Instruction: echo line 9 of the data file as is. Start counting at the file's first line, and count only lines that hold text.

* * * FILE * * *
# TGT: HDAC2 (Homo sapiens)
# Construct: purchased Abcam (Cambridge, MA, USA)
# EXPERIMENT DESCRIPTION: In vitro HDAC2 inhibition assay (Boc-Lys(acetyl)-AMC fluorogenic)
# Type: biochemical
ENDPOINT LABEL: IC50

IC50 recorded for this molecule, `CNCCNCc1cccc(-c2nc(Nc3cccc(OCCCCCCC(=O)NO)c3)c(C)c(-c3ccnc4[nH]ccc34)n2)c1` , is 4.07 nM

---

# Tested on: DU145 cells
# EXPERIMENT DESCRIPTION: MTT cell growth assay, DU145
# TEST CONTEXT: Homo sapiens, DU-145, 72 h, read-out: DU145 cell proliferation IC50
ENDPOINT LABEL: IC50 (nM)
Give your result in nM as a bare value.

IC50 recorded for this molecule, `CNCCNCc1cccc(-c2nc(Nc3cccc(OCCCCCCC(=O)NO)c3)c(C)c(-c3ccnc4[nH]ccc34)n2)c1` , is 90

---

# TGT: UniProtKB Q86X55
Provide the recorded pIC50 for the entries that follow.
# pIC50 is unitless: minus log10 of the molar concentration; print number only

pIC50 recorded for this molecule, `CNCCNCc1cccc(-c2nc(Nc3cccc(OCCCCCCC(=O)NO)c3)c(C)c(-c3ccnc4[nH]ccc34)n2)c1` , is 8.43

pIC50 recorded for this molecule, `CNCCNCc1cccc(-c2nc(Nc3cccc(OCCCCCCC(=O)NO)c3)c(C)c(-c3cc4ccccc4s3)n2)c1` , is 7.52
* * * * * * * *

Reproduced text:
# EXPERIMENT DESCRIPTION: MTT cell growth assay, DU145